When I first enrolled in this class, I was under the spell of hydrogen fuel-cell powered cars. I've had a change of heart since, and now I'm more into plug-in hybrids. One problem with plug-ins I hadn't really thought about was the air conditioning that I have been taking throughout all my childhood summers here in Texas.
Conventional cars use the built-in inefficiencies of the internal combustion engines to heat the passenger compartment and a gasoline powered compressors to cool the passenger compartment. Purely electrically driven vehicles won't be able to use either of these means of energy for climate control. This is a huge issue because we Americans have become so reliant on air conditioning even though it's not a necessity.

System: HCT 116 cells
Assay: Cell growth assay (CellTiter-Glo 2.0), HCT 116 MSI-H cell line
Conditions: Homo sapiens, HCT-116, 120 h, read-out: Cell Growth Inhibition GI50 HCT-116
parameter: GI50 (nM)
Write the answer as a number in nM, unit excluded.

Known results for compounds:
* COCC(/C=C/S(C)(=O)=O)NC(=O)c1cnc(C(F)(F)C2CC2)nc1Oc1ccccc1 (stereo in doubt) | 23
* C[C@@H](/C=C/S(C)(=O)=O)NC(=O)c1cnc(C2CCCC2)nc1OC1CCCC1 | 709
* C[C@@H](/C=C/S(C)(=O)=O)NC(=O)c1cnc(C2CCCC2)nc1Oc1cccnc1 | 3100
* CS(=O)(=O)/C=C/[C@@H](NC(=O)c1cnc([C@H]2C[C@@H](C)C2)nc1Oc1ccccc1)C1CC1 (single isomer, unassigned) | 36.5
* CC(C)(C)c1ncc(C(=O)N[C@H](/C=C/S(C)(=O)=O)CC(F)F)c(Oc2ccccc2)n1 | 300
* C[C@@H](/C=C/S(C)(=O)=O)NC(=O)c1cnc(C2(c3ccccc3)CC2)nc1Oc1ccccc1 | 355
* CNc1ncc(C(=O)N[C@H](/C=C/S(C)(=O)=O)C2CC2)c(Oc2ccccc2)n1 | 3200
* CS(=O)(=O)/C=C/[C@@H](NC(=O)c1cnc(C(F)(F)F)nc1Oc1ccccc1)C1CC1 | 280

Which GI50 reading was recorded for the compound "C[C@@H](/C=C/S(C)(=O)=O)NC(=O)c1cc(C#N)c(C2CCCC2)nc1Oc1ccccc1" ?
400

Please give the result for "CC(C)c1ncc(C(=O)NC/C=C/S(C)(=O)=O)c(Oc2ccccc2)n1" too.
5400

Thermoelectrics use the electrical current supplied by the hybrids batteries to generate heat and to cool air. Simple capacitors can be used to generate heat when a current is applied, but cooling air is a little harder. Cooling devices would work when current is run through a similar heating device in the opposite direction, but these devices depend on nanomaterials that are still under development.
What is really cool about using thermoelectrics to control the car's climate is that they can be installed in very specific areas. That means each passenger can control their own climate, and the devices can be turned off when there's no one in that seat leading to huge energy savings.
The biggest problem with plug-ins from the manufacturers' point of view is perception: they want drivers to step into a plug-in without noticing any differences. Only when drivers are that comfortable with the technology do manufacturers believe they can sell the cars. Thermoelectrics will go a long way towards providing the comfortable climate drivers are used to, and in doing so, will bring plug-in hybrids down from the drawing boards and closer to garages around the world.